Clues found to long-term effects of combat concussions

Age, psychological distress may predispose injured servicemen to longer term problems after brain injury

By Leila Gray  |  HSNewsBeat  |  Updated 10:00 AM, 03.04.2015

Posted in: Research

  • Capt. Cecil Simmons, physician assistant, checks Pfc. Lee Vong Yang, an infantryman, for concussion after Yang returned from a patrol in Afghanistan on July 16, 2014. Sgt. Nelson Robles, U.S. Army
Predicting how a mild blast concussion might affect a military service member six to 12 months after the injury might hinge on clinical factors that can be assessed in the combat theater. Older age, more severe post traumatic-stress symptoms and a diagnosis of traumatic brain injury appear to increase the risk of later adverse outcomes.  

These findings are reported this week in the journal Brain.

The results add to growing evidence that psychological health impairments, combined with a traumatic brain injury during combat deployment, greatly raise the likelihood of disability. 
Concussion-Mac Donald
“Injuries like this are perceived by many as trivial but appear to result in significantly worse outcomes overall and worse psychological health, in particular,” noted Christine Mac Donald, UW assistant professor of neurological surgery.
picture of Christine Mac Donald of the University of Washington
In this prospective, observational study, none of the injured military personnel were medically evacuated. All returned to duty, reported the lead author of the study, Christine Mac Donald, formerly of Washington University in St. Louis and now an assistant professor of neurological surgery at the University of Washington in Seattle.

David Brody of Washington University in St. Louis is the study’s senior author. The research team worked with Lt. Cmdr. Octavian Adam, a neurologist deployed to care for U.S. troops in Afghanistan.

The study took place between March and September, 2012. Participants were evaluated within a week of injury at two sites in Afghanistan and again six to 12 months later in the United States.  

During the acute phase of brain injury, assessments of the study participants revealed heightened post-concussive, post-traumatic stress and depressive symptoms, and worse performance in cognitive skills tests. The evaluation and treatment of these service members in the combat theater followed standardized Department of Defense protocols, which focused primarily on cognitive function and not mental health.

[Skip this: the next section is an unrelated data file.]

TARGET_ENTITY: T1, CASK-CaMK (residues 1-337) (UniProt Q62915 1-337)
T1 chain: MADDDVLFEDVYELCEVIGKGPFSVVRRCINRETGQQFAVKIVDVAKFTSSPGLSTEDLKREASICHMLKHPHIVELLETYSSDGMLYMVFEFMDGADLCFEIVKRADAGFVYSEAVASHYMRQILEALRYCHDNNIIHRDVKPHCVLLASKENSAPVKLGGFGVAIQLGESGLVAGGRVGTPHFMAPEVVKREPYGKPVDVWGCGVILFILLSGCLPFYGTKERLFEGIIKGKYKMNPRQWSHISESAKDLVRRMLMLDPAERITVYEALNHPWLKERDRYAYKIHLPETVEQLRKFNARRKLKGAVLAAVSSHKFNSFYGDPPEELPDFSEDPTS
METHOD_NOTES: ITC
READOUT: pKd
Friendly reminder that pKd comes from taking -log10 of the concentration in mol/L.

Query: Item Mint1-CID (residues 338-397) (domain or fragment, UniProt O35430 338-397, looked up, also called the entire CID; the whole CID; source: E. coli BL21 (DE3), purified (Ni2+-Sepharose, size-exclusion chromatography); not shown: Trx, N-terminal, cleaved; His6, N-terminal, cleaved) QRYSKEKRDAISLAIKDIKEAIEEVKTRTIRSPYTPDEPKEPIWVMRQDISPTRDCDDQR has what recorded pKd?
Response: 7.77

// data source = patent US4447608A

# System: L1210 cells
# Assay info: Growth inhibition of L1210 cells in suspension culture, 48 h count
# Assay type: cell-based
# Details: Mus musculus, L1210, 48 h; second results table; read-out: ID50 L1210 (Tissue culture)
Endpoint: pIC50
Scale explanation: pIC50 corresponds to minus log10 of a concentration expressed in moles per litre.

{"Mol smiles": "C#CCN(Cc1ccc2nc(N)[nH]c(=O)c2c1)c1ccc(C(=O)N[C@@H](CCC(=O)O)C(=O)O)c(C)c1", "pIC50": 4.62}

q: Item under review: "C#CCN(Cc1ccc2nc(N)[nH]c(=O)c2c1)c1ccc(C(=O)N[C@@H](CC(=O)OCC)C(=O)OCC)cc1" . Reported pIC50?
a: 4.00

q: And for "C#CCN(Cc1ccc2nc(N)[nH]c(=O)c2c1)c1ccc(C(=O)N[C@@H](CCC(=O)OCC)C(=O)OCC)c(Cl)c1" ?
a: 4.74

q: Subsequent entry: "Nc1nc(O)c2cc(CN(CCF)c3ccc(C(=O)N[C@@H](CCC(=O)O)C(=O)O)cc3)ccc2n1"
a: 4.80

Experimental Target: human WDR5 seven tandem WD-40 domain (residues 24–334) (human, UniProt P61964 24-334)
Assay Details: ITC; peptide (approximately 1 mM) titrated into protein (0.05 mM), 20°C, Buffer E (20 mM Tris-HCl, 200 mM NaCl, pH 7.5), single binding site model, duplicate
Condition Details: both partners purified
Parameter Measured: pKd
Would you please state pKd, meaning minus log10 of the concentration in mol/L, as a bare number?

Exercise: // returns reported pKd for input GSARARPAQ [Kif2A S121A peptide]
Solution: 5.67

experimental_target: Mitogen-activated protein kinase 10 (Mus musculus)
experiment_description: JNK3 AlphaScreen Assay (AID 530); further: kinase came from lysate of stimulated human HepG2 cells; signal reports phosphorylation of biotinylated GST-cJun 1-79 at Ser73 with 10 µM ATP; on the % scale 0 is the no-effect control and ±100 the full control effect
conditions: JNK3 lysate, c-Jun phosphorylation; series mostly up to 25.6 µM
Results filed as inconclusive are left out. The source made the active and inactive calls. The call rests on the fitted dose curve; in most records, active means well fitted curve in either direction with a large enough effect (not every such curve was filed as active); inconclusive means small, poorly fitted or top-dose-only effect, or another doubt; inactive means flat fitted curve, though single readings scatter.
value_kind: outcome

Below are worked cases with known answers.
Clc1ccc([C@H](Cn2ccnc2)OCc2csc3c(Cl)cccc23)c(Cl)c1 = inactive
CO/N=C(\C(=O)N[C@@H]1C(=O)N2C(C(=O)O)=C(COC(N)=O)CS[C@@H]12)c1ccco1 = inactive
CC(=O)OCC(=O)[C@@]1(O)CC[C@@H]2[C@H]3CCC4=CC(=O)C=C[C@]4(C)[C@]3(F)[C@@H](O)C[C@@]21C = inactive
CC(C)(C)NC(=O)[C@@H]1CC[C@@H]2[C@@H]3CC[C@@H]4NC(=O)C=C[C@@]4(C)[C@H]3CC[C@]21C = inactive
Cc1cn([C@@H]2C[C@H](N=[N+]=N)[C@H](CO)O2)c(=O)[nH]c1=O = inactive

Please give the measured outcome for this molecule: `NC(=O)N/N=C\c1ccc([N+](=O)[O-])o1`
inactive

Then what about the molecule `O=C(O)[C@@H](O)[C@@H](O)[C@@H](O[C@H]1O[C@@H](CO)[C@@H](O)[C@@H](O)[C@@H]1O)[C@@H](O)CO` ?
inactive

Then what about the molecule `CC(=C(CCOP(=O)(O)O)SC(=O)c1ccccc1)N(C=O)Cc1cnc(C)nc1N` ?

At six- and 12-month follow-up, 63 percent of subjects with traumatic brain injury had moderate overall disability, compared with 20 percent of a control group, Mac Donald said. Those in the brain-injury group were more likely to have post-traumatic stress and depressive symptoms, neurobehavioral difficulties and impairment from headaches, while cognitive performance was largely normal.
Spc. Ariel Solomon, U.S. Army
U.S. soldiers with Alpha Battery, 2nd Battalion, fire an artillery round from a Howitzer Aug. 22, 2014, at Kandahar, Afghanistan.
U.S. soldiers fire a Howitzer in Khandahar, Afghanistan, in August 2014.
 None of the participants had a recorded history of post-traumatic stress disorder, depression or other mental-health disorder that would have prevented them from being deployed in a war zone.

The findings were surprising, Mac Donald said, given the relatively mild traumatic brain injury sustained by these participants and their ability to return to active duty.

“Injuries like this are perceived by many as trivial but appear to result in significantly worse outcomes overall and worse psychological health, in particular,” she noted.

She added that this study was not designed to check the effectiveness of early interventions on servicemen’s longer-term outcomes, nor address the implications of these findings with patients who have experienced such an injury more than a year ago. 

Explosive mechanisms and blast exposures have been a major cause of combat casualties in the past decade. Previous studies have suggested that roughly one-fifth of the U.S. force deployed in wars in Iraq and Afghanistan suffered a head injury, and of these, 83 percent were characterized as mild, uncomplicated concussions. 

"The long-term impact of these injuries is just beginning to be appreciated,” Mac Donald said. 
U.S. Army
U.S. Navy corpsmen waiting on the flight line for incoming battlefield casualties at Kandahar Air Field in Afghanistan.
US Navy corpsmen waiting on the flight line for incoming battlefield casualties at Kandahar Air Field in Afghanistan.
Study participants were enrolled at Kandahar Air Field and Camp Leatherneck in Afghanistan.  A subset of the initial group went to Washington University for follow-up evaluations.

“Studies have examined patients with concussive injuries in the combat theater,” Mac Donald said, “but to our knowledge no other studies have examined the relationship between the acute phase, post-injury, and long-term outcome.”

The study was conducted under a protocol reviewed and approved by the U.S. Army Medical Research and Material Command Intuitional Review Board and approved by the Human Research Protection Office at Washington University.

It is not yet known whether early efforts to mitigate psychological health right after a military blast concussion would improve outcomes among those at high risk.

The study was funded by the Congressionally Directed Medical Research Program (PT090444).

Editors: Contact Brian Donohue, 206.543.7856, to speak with Dr. Christine Mac Donald.
Tagged with: concussion, brain, post traumatic stress
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